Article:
Lonnie Johnson is back, sort of. It’s only fitting: He’s been coming back every decade or so since the 1920s, casting big shadows and then receding into them, as though he were nothing more than a footnote to his own text. Had he died in 1930, he would be remembered as a legend twice over: in blues, as one of the two men—the other being Scrapper Blackwell (whom he preceded on records by three years)—responsible for the single-line guitar style that supplanted the denser, scruffier Delta attack; in jazz, as one of the two men—the other being Eddie Lang (who preceded him on records by one year)—present at the birth of jazz guitar, consigning the banjo to riverboat oblivion. He is the only player claimed by T-Bone Walker and B.B. King as well as Django Reinhardt and Charlie Christian.
But he died in 1970, filling in time between rediscoveries by working in steel mills and at other nonmusical jobs, all the while learning and writing more songs, so that by the time of his last corporeal go-round, he baffled as many listeners as he pleased. The blues and folk audience looked away in embarrassment when he sang “How Deep Is the Ocean,” “My Mother’s Eyes,” or “Red Sails in the Sunset.” The jazz crowd dismissed him as a relic. According to notes for the just-released The Unsung Blues Legend, Duke Ellington, with whom Johnson recorded so memorably in 1928, declined to appear with this “old blues guy” when he guest-starred with Ellington’s band at Town Hall in 1961. No evidence is given, but it could be true; the New York Daily News caught the flavor of the moment with the headline “The Janitor Meets the Duke.”
Johnson, New Orleans-born and city-bred, once complained about folklorists who tried “to stick a crutch under my ass.” Given his druthers, he was perfectly capable of modulating from a guitar arrangement of “Danny Boy” to a vocal wail on “Backwater Blues,” which is, in fact, one of the medley transitions on the remarkable new CD that resurrects Johnson with an intimacy new to records. The Unsung Blues Legend—an unhappily restrictive title, considering the contents—was recorded in 1965, in the Forest Hills living room of his friend and benefactor, Bernie Strassberg, who turned on his Wollensack as Johnson performed for friends and family—a small voice cries out, “Daddy!” Several years later, Strassberg gave the tape to Jim Eigo, who recently conceded that he had to mature 20 years before he realized how special it was and prepared to issue it. If you can’t find it, write Blues Magnet at P.O. Box 396, NYC 10276.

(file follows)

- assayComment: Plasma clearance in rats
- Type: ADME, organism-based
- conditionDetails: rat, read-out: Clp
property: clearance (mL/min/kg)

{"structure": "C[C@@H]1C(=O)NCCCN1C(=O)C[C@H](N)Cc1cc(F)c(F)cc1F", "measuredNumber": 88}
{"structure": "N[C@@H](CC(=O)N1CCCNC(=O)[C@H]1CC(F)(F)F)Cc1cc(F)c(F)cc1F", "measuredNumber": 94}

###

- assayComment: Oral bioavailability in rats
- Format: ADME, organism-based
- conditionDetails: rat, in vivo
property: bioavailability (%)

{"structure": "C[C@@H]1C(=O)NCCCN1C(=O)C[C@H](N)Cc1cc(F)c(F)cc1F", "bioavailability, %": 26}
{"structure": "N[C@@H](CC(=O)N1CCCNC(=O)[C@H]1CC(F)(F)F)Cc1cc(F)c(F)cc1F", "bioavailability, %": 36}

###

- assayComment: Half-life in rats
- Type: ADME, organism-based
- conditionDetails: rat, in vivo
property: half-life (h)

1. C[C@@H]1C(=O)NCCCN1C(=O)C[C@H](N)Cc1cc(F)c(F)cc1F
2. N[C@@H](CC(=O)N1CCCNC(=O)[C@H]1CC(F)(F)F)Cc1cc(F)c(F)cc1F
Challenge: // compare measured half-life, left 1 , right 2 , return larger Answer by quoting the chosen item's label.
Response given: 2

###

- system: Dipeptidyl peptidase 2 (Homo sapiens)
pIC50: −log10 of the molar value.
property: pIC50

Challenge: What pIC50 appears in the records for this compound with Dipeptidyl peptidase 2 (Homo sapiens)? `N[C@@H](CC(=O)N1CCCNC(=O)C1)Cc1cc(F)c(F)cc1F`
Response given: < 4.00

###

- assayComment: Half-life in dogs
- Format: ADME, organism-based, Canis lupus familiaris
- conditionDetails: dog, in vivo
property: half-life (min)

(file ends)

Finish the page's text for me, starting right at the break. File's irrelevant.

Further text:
Johnson’s whole career bounded between worlds that were not nearly as conflicting in the 1920s as they later became. His recordings with Louis Armstrong are among the highest peaks of the Hot 5/7 series (on that occasion, he practically invented rock and roll triplets). He once described his dapper duets with Eddie Lang, who recorded as Blind Willie Dunn in a nod to the color bar, as “my greatest experience.” But he recorded hundreds of traditional blues in the same period (1925-32), many self-composed. Briefly the worlds collided, when he was rediscovered in the 1940s and scored the number one rhythm and blues hit of 1948 with “Tomorrow Night,” a song by Sam Coslow, who was more commonly associated with Bing Crosby. Relaxing in a Queens home, he keeps all the ghosts at bay, beginning with a nod to Frank Sinatra, “This Love of Mine.” He bends it easily to his style, accepts applause, and continues with “September Song.” Then, after a chorus of “Don’t Cry Baby,” he segues to “Solitude,” and from that point on he is on a stream-of-consciousness bender that runs the gamut from George Jessel (“My Mother’s Eyes”) and Russ Columbo (“Prisoner of Love”) to “Careless Love,” “St. Louis Blues,” and a rueful blues of his own (“There’s Been Some Changes Made”), closing with “Rockin’ Chair.” And he is riveting.
Except for “Danny Boy,” his guitar work is mostly confined to honeyed obbligato breaks, bass lines and chords, and introductory figures that often partake of a signature phrase made famous in “Tomorrow Night.” Johnson’s guitar is at once repetitive and surprising; just when you think you know his limitations, he comes up with a zinger. One of the great unknown guitar solos is his spot on “West End Blues” from the 1965 Stompin’ at the Penny, recorded with a Canadian Dixieland outfit, Jim McHarg’s Metro Stompers. (It was briefly available from Columbia Legacy, until McHarg launched a justifiable suit; the CD had been reissued under Johnson’s name, though he appears on less than half of it, and the players were unidentified.) Considering his classic jazz work, it is amazing how rarely he got to work with bands in his many comebacks. But necessity and his own blues background mothered the inventiveness that allowed him to re-create himself as a freestanding troubadour with a huge book and a guitar that followed him like a second voice. You could not ask for a better demonstration than The Unsung Blues Legend.